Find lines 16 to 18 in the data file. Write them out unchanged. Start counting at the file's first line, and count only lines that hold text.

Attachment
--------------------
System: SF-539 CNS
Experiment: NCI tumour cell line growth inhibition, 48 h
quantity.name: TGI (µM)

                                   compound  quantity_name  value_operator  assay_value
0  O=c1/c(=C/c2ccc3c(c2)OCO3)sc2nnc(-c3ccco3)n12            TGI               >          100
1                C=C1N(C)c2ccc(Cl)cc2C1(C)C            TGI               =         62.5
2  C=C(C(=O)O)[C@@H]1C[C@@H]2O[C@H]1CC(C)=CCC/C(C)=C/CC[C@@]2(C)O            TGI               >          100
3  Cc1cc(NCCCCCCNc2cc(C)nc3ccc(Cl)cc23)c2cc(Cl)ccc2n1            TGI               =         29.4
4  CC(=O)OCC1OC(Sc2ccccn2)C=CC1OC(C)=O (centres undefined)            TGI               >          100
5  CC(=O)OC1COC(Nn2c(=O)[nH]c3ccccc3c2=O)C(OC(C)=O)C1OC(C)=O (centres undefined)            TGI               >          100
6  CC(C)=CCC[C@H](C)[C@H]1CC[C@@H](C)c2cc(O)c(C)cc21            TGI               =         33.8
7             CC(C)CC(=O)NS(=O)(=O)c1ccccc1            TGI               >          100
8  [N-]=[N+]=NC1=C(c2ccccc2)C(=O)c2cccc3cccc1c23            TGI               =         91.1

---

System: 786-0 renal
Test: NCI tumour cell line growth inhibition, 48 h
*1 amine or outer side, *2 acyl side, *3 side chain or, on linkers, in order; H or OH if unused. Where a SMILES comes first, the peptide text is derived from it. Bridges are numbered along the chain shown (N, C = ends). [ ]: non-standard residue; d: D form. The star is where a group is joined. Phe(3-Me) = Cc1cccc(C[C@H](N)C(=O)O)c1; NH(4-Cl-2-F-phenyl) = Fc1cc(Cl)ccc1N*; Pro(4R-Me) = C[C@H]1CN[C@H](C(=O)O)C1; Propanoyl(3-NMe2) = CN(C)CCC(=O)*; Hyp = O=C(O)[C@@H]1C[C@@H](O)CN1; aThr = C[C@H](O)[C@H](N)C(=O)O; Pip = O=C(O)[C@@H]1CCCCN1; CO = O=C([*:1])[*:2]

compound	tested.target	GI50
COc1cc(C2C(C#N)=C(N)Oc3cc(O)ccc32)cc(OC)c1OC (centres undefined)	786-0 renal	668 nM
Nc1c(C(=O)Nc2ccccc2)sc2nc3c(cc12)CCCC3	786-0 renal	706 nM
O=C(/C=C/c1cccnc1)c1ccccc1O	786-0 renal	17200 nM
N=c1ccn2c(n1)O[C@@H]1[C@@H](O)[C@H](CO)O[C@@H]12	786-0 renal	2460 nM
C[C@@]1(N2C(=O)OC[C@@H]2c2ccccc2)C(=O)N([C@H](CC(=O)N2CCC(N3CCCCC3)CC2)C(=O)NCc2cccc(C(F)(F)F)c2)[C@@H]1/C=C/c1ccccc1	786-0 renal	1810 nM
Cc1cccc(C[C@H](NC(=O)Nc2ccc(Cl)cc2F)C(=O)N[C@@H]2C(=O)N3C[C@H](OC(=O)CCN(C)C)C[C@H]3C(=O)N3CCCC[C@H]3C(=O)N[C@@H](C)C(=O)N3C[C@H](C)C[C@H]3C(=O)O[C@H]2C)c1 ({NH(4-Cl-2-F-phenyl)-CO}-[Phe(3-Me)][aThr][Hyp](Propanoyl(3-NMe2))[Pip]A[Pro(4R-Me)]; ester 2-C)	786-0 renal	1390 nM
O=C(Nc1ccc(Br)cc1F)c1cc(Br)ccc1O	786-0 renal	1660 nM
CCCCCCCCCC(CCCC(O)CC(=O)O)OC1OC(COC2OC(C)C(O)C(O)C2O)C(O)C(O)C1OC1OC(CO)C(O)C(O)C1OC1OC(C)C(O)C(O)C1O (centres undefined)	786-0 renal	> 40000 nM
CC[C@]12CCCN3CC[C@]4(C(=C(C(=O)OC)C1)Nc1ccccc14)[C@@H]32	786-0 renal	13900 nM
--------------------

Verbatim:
Test: NCI tumour cell line growth inhibition, 48 h
*1 amine or outer side, *2 acyl side, *3 side chain or, on linkers, in order; H or OH if unused. Where a SMILES comes first, the peptide text is derived from it. Bridges are numbered along the chain shown (N, C = ends). [ ]: non-standard residue; d: D form. The star is where a group is joined. Phe(3-Me) = Cc1cccc(C[C@H](N)C(=O)O)c1; NH(4-Cl-2-F-phenyl) = Fc1cc(Cl)ccc1N*; Pro(4R-Me) = C[C@H]1CN[C@H](C(=O)O)C1; Propanoyl(3-NMe2) = CN(C)CCC(=O)*; Hyp = O=C(O)[C@@H]1C[C@@H](O)CN1; aThr = C[C@H](O)[C@H](N)C(=O)O; Pip = O=C(O)[C@@H]1CCCCN1; CO = O=C([*:1])[*:2]

compound	tested.target	GI50